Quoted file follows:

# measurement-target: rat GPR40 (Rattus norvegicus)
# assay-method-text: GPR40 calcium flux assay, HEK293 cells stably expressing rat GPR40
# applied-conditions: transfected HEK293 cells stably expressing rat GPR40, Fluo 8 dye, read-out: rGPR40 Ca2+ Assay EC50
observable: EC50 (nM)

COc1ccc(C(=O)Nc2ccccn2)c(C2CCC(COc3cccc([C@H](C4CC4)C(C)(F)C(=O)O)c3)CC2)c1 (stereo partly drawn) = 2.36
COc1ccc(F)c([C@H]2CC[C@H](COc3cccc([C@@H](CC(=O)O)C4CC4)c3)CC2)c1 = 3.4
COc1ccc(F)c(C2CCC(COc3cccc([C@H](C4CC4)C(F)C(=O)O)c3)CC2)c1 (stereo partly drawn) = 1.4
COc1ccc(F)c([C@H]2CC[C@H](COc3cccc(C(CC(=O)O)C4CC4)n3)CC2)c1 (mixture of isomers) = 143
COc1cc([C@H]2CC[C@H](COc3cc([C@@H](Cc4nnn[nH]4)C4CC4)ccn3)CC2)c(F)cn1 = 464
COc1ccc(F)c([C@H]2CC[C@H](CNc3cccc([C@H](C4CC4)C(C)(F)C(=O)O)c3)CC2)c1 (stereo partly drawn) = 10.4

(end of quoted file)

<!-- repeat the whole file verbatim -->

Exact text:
# measurement-target: rat GPR40 (Rattus norvegicus)
# assay-method-text: GPR40 calcium flux assay, HEK293 cells stably expressing rat GPR40
# applied-conditions: transfected HEK293 cells stably expressing rat GPR40, Fluo 8 dye, read-out: rGPR40 Ca2+ Assay EC50
observable: EC50 (nM)

COc1ccc(C(=O)Nc2ccccn2)c(C2CCC(COc3cccc([C@H](C4CC4)C(C)(F)C(=O)O)c3)CC2)c1 (stereo partly drawn) = 2.36
COc1ccc(F)c([C@H]2CC[C@H](COc3cccc([C@@H](CC(=O)O)C4CC4)c3)CC2)c1 = 3.4
COc1ccc(F)c(C2CCC(COc3cccc([C@H](C4CC4)C(F)C(=O)O)c3)CC2)c1 (stereo partly drawn) = 1.4
COc1ccc(F)c([C@H]2CC[C@H](COc3cccc(C(CC(=O)O)C4CC4)n3)CC2)c1 (mixture of isomers) = 143
COc1cc([C@H]2CC[C@H](COc3cc([C@@H](Cc4nnn[nH]4)C4CC4)ccn3)CC2)c(F)cn1 = 464
COc1ccc(F)c([C@H]2CC[C@H](CNc3cccc([C@H](C4CC4)C(C)(F)C(=O)O)c3)CC2)c1 (stereo partly drawn) = 10.4